In all, Sapna performed ten dances. Beginning her performance with Mallari, a traditional invocation to Lord Ganesha, and other deities Kartiyeka, Siva, Parvathi and Chandikeshwar, Sapna continued to weave before the elite audience, the magic of her dance with Murugha Shabdam describing the childhood of Lord Murugha and his marriage with Valli. She continued with a portrayal of Yashoda, who brought up the Lord Krishna Himself, depicted the Ashtalakshmis, and performed Lingashtakam, a highly revered prayer to Lord Shiva.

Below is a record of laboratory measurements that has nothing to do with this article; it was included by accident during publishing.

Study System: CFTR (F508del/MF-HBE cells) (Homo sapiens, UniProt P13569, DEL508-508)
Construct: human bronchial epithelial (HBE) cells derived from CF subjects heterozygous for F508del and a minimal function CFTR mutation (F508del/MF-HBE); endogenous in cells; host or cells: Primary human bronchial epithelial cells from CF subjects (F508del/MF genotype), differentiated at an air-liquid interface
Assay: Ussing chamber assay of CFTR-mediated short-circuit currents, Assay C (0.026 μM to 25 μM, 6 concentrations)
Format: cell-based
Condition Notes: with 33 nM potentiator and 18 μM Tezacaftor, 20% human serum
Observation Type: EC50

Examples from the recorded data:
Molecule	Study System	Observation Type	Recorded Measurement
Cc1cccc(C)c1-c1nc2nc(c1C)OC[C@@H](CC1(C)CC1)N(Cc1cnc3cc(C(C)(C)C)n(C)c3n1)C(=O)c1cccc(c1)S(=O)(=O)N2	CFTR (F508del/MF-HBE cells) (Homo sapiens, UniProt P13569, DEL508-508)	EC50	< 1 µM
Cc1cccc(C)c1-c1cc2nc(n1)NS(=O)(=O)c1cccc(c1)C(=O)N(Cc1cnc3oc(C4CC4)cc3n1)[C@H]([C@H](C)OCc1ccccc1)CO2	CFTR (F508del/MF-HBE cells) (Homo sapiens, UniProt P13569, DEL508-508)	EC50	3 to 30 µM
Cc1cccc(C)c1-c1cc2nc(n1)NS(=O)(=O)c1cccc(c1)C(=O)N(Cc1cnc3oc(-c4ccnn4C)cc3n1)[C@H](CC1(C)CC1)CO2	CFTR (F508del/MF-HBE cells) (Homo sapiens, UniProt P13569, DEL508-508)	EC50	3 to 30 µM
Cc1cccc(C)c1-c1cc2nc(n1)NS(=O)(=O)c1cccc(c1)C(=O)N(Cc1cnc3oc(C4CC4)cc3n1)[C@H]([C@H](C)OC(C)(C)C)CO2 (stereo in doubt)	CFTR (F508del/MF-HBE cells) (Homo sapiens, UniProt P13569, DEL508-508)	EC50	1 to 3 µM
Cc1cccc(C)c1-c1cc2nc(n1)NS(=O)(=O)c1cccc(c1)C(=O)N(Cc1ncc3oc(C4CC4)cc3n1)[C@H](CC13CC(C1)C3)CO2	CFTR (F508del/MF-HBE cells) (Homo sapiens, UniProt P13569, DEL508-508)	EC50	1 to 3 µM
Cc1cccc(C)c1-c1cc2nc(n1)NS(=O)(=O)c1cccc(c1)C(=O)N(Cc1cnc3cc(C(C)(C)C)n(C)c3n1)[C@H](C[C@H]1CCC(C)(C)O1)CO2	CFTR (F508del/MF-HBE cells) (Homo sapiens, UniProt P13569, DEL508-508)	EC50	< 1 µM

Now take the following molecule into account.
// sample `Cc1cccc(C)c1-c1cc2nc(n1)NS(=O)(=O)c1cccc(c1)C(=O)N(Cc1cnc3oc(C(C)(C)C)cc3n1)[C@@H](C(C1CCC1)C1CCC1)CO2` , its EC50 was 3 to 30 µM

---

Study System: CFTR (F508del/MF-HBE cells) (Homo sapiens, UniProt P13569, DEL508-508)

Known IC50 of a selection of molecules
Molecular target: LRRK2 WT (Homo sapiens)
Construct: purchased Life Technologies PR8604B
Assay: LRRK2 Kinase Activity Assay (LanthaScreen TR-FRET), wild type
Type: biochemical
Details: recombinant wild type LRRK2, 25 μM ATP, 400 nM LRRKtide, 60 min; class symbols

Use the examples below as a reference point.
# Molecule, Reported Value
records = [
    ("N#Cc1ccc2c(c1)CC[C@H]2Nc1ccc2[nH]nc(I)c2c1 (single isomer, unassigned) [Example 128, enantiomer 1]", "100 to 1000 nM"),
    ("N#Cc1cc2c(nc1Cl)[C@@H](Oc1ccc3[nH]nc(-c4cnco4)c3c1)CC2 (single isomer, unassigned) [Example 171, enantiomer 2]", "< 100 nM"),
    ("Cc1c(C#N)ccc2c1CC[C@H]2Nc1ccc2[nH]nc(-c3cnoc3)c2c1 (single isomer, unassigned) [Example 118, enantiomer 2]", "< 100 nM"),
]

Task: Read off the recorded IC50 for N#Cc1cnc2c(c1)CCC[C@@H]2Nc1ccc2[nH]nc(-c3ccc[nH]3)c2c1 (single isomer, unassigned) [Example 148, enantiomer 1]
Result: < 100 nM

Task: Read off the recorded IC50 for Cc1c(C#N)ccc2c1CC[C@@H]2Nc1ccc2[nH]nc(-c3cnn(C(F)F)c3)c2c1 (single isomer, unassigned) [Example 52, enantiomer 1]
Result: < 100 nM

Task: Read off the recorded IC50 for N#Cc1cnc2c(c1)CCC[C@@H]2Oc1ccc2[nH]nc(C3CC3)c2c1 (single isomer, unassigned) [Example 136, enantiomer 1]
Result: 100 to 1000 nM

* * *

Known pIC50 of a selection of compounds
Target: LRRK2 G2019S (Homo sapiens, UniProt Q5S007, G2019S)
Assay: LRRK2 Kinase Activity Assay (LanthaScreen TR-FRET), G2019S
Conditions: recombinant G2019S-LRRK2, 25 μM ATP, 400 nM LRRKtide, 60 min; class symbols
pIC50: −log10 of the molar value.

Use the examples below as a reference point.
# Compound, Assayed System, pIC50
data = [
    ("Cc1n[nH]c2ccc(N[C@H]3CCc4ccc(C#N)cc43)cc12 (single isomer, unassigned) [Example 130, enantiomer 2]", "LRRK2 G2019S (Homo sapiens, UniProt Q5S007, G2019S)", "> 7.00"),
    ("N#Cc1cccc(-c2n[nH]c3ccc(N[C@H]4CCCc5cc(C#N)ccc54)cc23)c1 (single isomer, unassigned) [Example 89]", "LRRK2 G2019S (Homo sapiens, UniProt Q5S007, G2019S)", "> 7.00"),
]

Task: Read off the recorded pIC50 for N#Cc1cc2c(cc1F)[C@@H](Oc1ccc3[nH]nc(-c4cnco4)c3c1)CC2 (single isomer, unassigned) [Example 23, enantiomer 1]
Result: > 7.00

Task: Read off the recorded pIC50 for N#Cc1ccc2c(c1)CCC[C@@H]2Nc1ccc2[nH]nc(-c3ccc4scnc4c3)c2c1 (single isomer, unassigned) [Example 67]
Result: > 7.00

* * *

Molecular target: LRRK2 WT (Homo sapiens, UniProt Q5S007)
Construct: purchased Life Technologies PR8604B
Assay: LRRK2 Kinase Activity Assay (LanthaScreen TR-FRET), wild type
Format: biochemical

After a short break for changing her costume, Sapna resumed her journey of Bharatanatyam, enthralling all with a piece on Veera Hanuman depicting the great Hanuman in three Avataaras. This was followed by a Jayadeva Ashtapadi, illustrating the love of Radha and Krishna. The next item, a Meera Bhajan, Jo Tum Todo Piya was followed by a Kannada composition in praise of Goddess Lakshmi. Sapna then depicted the ten Avataraas of Lord Vishnu, in Jai Jai Ram, Jai Shree Ram, a Ram Bhajan. Sapna concluded her performance with Thillana, always the concluding piece of a Bharatanatyam repertoire, consisting of intricate korvai patterns set to taala cycles, with sculpturesque poses at the end of every korvai. Bhakti Sahitya makes the Thillana a delightful experience. The Thillana was immediately followed by Mangalam, a short prayer in praise of the deity, seeking welfare of one and all, welfare of body, mind and soul.